Avoiding UV skin damage as the days heat up!

Wotnot Organic Skincare & Natural Beauty Products make natural sunscreen using the finest and most gentle natural extracts. Here, they’ve shed the light on how to best avoid UV skin damage as we enter the hottest months…

How does sunscreen work?

Sunscreens protect the skin from burning in one of two ways, by either absorbing the harmful rays using chemicals UV actives like oxybenzone, and 4-methylbenzylidene camphor or reflecting harmful rays from the skin using physical barriers like zinc oxide and titanium oxide.  As these are the ingredients that make the sunscreen work they are called ‘active ingredients’ and there are some concerns around chemical UV actives and their effect on hormones*

Australian standard

The Australian Standard for sunscreen allows a maximum sun protection factor (SPF) rating of 50.  While this sounds like a significantly higher level of protection than an SPF30 the difference is not really what you might think.  An SPF 50 sunscreen will filter 98% of UV radiation while an SPF30 product filters 96.7% so the difference is not large.**

What does SPF mean?

SPF stands for Sun Protection Factor.  SPF numbers are an approximate indication of how much protection from the sun a product will provide for your skin. Everyone’s skin is different and each person’s skin can be exposed to the sun for different lengths of time before burning. Sunscreen extends the time before burning by a multiple of the SPF.    Eg if you have fair skin and would normally burn in 5 minutes without any sun protection then an SPF 30 will give you 30 x 5 minutes protection.  The issue is that all sunscreens will rub off over time with normal activity and perspiration and so in some cases the higher SPF can give a false sense of security.  The most important thing to remember is that no sunscreen provides total protection and that is why it is always important to reapply regularly and cover up using appropriate clothing and eye wear especially during the hottest part of the day.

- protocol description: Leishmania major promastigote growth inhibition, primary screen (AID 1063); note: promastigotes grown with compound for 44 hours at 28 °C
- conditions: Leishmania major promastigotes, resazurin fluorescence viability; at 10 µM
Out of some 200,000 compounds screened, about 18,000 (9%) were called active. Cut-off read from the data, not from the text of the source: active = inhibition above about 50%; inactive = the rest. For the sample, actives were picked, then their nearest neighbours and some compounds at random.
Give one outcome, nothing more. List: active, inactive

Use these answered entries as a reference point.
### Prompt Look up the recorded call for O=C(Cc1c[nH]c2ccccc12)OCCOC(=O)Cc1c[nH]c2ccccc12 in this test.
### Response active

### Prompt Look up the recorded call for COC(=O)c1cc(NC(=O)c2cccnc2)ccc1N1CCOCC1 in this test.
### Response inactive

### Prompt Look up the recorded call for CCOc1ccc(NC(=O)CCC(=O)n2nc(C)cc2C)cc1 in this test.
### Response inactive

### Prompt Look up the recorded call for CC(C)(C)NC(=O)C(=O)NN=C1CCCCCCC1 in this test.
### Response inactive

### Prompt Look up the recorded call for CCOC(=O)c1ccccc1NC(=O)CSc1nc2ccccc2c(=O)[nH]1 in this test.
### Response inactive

What else is in my sunscreen?

Sunscreen sold in Australia with an spf greater than 15 must be listed with the Therapeutic Goods Administration (TGA) who are responsible for regulating therapeutic goods including prescription medicines, vaccines, sunscreens, vitamins and minerals.

Under TGA legislation products are only required to list the active ingredient used eg oxybenzone  or zinc and the preservative system.  Consumers generally will not know what else is in the sunscreen they buy.  This is in contrast to requirement for body lotions that are not listed with the TGA eg aftersun lotion which is classified as a cosmetic and legally must disclose all ingredients. Natural sunscreen brands have led the way in choosing to disclose all ingredients.  This ensures that consumers know exactly what they are putting on their bodies, which is particularly important for people who have allergies or are sensitive to specific ingredients.

Infants and people with sensitive skin

It’s important to note that an infant’s skin is different from an adult’s. Our bodies produce a pigment called melanin that protects our skin from ultraviolet damage but an infant produces less melanin than an adult which means that their skin will burn more quickly.

An infant’s skin is thinner and contains more water than an adult. Also the top layer of an infant’s skin called the epidermis doesn’t bond as tightly to the layer below called the dermis. So unlike adult skin that has a tight seal between these layers, an infant’s skin is easier to pass.  This is significant when also coupled with the fact that infants lack fully developed detoxification systems.

Babies and infants should be kept out of direct sun exposure but if you need to use a sunscreen chose a sunscreen with a physical active like zinc that is dispersed in a natural lotion.  The best way to do this is to choose a brand that you trust, that discloses all ingredients either on the packaging or on the brand website, and that has the highest natural standards.

People with sensitive skin often find that they react to the chemicals in conventional sunscreens so a natural alternative with gentle ingredients and an SPF of 30 will be their best option too.

Remember sunscreen is just one component to avoiding UV skin damage, always wear appropriate clothing, hats and eyewear, stay out of midday sun and reapply sunscreen regularly.

* http://www.ewg.org/skindeep/ingredient/700047/4-METHYLBENZYLIDENE_CAMPHOR/#

* http://www.ewg.org/skindeep/ingredient/704372/OXYBENZONE/#.WdL3otH-uUk

** https://www.arpansa.gov.au/understanding-radiation/radiation-sources/more-radiation-sources/sun-protection-sunscreen

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